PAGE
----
John Palfrey urged reconsideration of the 5 percent rule with an approach to spending that conserves resources when investment returns are high so that support for organizations does not diminish in years when returns are low. He also reported on the recent pathbreaking effort among five foundations to make $1.7 billion in new resources available over the next three years to help stabilize and sustain the sector and to meet the demand for action to reduce racial inequities. This is possible in part by the innovative issuance of philanthropic social bonds, which take advantage of historically low interest rates to issue debt rather than reduce liquidity and the opportunity for endowment growth over time.
La June Montgomery Tabron and Palfrey highlighted how racial equity requires an examination of an organization’s own internal structure and practices. Tabron reported on the Kellogg Foundation’s efforts to become an anti-racist organization, including looking at the composition of the staff and leadership and how the investment portfolio is managed. She said the 95 non-grant-making percent of the portfolio should “work as hard” as the 5 percent. To make that happen, the foundation allocated a portion of the portfolio to mission-driven investments, focused on emerging investment managers, and created special funds for organizations and leaders that historically have been excluded from full participation in the financial services sector. The latest step in the process has been a request that the foundation’s investment management firms examine their own practices and consider how bias may be a factor in their investment decisions.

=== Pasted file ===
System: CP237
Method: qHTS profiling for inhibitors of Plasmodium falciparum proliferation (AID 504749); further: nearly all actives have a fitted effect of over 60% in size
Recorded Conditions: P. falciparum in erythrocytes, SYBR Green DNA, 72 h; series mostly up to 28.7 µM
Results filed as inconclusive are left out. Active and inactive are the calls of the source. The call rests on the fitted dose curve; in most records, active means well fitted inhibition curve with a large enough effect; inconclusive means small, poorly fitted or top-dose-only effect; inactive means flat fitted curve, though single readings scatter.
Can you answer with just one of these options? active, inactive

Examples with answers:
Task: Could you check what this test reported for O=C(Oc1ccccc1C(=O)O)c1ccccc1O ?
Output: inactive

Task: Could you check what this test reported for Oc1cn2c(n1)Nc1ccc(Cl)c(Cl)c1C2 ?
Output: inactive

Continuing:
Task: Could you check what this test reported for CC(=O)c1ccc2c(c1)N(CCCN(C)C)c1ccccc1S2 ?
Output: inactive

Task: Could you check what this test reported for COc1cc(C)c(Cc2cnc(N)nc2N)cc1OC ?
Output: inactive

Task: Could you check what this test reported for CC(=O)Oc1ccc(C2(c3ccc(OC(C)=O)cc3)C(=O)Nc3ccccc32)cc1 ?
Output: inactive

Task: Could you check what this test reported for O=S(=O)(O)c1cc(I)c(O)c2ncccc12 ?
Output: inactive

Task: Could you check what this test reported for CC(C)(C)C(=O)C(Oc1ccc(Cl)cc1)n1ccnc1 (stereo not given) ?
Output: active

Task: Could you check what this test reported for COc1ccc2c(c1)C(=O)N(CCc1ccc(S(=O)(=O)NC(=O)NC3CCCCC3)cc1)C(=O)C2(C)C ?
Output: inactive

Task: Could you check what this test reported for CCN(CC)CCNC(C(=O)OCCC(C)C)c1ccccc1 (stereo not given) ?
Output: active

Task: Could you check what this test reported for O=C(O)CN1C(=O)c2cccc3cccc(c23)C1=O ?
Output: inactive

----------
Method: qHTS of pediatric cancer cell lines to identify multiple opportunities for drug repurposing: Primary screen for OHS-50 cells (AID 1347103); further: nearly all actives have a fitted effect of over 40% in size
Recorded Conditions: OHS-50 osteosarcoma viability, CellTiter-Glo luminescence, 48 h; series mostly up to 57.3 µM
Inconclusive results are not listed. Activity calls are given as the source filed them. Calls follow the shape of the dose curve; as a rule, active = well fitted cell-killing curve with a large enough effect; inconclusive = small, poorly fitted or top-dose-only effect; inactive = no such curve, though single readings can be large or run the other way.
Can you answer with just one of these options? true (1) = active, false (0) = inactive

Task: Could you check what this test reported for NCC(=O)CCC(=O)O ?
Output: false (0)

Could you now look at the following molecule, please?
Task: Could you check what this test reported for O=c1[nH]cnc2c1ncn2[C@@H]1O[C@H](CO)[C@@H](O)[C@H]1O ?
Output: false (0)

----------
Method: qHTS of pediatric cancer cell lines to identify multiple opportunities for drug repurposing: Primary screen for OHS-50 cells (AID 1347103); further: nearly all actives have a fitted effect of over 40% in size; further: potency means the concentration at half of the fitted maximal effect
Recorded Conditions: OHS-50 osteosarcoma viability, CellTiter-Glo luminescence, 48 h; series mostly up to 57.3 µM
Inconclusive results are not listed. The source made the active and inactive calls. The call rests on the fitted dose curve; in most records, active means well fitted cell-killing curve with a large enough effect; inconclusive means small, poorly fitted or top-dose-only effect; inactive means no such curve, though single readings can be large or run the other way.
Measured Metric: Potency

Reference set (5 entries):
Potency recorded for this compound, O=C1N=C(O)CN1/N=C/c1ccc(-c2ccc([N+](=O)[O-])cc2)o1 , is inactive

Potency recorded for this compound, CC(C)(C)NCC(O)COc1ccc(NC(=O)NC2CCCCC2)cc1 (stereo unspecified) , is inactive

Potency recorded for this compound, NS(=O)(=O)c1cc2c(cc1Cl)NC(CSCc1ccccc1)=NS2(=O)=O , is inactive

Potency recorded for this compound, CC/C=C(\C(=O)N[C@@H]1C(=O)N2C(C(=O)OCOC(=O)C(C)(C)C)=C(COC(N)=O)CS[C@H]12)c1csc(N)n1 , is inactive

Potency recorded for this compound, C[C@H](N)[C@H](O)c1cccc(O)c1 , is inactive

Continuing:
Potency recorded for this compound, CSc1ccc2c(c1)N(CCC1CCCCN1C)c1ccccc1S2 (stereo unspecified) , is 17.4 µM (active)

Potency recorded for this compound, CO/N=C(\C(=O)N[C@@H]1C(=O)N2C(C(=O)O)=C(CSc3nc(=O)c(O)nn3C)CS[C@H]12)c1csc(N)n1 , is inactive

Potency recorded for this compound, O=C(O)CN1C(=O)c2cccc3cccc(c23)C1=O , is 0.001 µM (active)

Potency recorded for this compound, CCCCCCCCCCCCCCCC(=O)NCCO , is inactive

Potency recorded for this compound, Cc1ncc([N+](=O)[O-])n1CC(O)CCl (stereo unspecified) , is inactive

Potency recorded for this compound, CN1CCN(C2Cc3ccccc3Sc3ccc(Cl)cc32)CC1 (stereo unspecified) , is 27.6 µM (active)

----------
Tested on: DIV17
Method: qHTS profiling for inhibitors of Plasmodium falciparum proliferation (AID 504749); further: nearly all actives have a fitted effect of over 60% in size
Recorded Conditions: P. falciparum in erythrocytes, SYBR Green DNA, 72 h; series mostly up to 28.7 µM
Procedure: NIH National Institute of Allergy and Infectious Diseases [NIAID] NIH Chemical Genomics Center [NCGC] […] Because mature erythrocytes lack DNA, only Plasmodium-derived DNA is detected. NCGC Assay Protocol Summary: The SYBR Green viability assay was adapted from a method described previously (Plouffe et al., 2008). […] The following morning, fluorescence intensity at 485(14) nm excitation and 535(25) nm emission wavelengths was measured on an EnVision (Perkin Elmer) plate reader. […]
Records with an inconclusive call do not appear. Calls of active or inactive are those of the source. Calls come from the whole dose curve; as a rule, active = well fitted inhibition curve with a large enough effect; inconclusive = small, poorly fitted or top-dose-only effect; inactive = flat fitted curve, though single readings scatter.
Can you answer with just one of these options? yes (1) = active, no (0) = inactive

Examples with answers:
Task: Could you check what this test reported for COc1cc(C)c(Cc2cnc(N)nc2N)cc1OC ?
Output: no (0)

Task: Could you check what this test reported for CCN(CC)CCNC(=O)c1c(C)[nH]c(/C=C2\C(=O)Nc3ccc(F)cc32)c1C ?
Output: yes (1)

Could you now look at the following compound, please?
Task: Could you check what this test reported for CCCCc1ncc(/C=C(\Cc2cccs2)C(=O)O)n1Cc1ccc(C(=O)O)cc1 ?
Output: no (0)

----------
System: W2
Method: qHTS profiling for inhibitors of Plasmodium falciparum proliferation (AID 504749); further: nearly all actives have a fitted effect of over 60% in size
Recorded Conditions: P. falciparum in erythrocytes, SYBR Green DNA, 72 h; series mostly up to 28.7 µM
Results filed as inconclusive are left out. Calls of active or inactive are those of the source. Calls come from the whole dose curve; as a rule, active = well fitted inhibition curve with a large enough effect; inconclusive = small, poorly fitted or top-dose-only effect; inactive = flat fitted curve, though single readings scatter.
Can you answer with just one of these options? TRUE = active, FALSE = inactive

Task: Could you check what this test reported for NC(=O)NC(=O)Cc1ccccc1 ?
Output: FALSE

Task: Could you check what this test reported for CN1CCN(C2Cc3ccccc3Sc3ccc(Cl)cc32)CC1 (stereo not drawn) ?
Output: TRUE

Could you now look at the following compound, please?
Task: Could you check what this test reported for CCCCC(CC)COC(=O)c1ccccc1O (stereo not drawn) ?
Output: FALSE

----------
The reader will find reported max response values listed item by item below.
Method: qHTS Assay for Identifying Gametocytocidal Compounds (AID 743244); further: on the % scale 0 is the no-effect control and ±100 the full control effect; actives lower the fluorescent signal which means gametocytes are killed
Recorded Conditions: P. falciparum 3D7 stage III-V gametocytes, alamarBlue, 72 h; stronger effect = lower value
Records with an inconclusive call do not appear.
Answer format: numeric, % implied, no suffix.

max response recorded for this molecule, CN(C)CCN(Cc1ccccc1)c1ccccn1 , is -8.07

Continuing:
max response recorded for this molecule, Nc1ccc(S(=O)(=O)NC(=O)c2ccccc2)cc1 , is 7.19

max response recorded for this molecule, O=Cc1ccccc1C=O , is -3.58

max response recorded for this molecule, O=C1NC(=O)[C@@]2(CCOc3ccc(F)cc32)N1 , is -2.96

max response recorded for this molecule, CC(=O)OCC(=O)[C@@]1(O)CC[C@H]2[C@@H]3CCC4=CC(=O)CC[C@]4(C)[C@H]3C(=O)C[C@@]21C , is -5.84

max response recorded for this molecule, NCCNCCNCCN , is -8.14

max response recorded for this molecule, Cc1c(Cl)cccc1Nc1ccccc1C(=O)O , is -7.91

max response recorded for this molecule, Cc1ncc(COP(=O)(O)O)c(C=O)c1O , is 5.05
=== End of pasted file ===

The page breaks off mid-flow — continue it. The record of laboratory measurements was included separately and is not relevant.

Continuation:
Palfrey shared the story of how MacArthur staff took a critical look at the foundation’s longstanding arts and culture program and saw that over time it had contributed to inequities and disproportionate support for major, white-led organizations. This eyes-wide-open examination led to the creation of a new program, Culture, Equity, and the Arts, which supports a creative network that is fully reflective of Chicago’s diverse voices.
Share and Shift Power
Demands for social and racial equity include the urgent call that foundations share and shift the power that comes from substantial resources. Palfrey explained that MacArthur’s new program was also an experiment in participatory grant-making, which shifts decision-making to members of the community, based in this instance on criteria that focus on racial equity.
“Sustainable success will happen when you step back from [a] canned approach and dig deep in community. ... You must learn from those who are leading the way to make change for themselves, their families, and communities.”
Tabron revealed that the Kellogg Foundation’s simple theory of change is based on the belief that the answer lies in communities. That theory embraces cooperative planning, shared knowledge, leading to group action. “Sustainable success will happen when you step back from [a] canned approach and dig deep in community,” she said. “…You must learn from those who are leading the way to make change for themselves, their families, and communities.”
Acknowledge the Past
Tabron closed the session with an observation that the moment may have finally come for a program, Truth, Racial Healing & Transformation, initiated by the Kellogg Foundation in 2016. Often considered a risky and uncomfortable undertaking, its basic premise—that an understanding of the factors and conditions that support racial hierarchy is a prerequisite to healing the wounds of racism and making progress—is resonating widely.
This conversation was hosted by the Rustandy Center for Social Sector Innovation, Chicago Booth's destination for people committed to tackling social and environmental problems. Watch a full recording of the event, and learn more about the Rustandy Center here.